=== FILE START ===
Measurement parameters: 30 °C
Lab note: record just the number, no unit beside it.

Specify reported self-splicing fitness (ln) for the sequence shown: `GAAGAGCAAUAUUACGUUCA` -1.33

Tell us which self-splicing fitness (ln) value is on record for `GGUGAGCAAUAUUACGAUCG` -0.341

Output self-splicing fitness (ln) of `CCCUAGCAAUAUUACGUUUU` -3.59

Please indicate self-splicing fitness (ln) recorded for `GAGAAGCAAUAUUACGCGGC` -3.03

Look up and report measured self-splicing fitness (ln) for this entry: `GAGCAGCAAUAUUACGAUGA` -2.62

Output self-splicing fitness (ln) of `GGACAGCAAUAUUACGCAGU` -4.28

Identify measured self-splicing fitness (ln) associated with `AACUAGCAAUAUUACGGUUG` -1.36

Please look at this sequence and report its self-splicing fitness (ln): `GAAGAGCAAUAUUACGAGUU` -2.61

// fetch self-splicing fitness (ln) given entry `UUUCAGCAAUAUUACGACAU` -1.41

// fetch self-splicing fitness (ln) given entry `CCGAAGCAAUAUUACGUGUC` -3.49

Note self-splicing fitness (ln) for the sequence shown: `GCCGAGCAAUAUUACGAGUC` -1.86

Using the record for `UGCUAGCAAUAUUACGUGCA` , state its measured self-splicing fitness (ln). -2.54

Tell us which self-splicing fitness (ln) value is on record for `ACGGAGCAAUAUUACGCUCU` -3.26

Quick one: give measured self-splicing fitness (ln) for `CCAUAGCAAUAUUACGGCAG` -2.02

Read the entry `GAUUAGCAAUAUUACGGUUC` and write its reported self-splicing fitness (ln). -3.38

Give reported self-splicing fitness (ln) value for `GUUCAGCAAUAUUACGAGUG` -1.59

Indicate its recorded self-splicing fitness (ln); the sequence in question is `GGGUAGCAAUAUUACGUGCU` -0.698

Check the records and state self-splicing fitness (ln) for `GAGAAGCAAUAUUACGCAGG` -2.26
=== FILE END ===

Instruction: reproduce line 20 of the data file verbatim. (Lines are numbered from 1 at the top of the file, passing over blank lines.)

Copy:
Check the records and state self-splicing fitness (ln) for `GAGAAGCAAUAUUACGCAGG` -2.26